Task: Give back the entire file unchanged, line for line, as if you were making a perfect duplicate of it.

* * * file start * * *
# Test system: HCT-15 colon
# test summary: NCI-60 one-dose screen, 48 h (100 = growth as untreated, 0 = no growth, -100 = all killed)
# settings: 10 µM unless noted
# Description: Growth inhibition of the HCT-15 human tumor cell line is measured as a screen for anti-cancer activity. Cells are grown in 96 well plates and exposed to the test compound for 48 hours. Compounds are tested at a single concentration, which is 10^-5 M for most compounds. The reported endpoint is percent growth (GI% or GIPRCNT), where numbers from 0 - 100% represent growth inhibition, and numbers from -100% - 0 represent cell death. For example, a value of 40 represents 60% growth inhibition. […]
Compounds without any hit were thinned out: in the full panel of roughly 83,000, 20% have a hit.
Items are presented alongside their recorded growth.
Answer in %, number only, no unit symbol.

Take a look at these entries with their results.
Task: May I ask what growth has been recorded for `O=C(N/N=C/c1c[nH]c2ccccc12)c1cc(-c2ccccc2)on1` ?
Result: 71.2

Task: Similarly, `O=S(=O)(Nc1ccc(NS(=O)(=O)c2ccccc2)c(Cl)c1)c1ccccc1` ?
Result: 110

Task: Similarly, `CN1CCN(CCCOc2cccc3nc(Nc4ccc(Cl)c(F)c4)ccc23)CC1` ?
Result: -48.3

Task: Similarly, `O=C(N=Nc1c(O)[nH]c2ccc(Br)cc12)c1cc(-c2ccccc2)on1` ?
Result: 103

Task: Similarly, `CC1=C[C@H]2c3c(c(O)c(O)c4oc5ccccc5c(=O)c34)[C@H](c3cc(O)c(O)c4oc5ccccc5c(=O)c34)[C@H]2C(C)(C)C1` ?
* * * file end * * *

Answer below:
# Test system: HCT-15 colon
# test summary: NCI-60 one-dose screen, 48 h (100 = growth as untreated, 0 = no growth, -100 = all killed)
# settings: 10 µM unless noted
# Description: Growth inhibition of the HCT-15 human tumor cell line is measured as a screen for anti-cancer activity. Cells are grown in 96 well plates and exposed to the test compound for 48 hours. Compounds are tested at a single concentration, which is 10^-5 M for most compounds. The reported endpoint is percent growth (GI% or GIPRCNT), where numbers from 0 - 100% represent growth inhibition, and numbers from -100% - 0 represent cell death. For example, a value of 40 represents 60% growth inhibition. […]
Compounds without any hit were thinned out: in the full panel of roughly 83,000, 20% have a hit.
Items are presented alongside their recorded growth.
Answer in %, number only, no unit symbol.

Take a look at these entries with their results.
Task: May I ask what growth has been recorded for `O=C(N/N=C/c1c[nH]c2ccccc12)c1cc(-c2ccccc2)on1` ?
Result: 71.2

Task: Similarly, `O=S(=O)(Nc1ccc(NS(=O)(=O)c2ccccc2)c(Cl)c1)c1ccccc1` ?
Result: 110

Task: Similarly, `CN1CCN(CCCOc2cccc3nc(Nc4ccc(Cl)c(F)c4)ccc23)CC1` ?
Result: -48.3

Task: Similarly, `O=C(N=Nc1c(O)[nH]c2ccc(Br)cc12)c1cc(-c2ccccc2)on1` ?
Result: 103

Task: Similarly, `CC1=C[C@H]2c3c(c(O)c(O)c4oc5ccccc5c(=O)c34)[C@H](c3cc(O)c(O)c4oc5ccccc5c(=O)c34)[C@H]2C(C)(C)C1` ?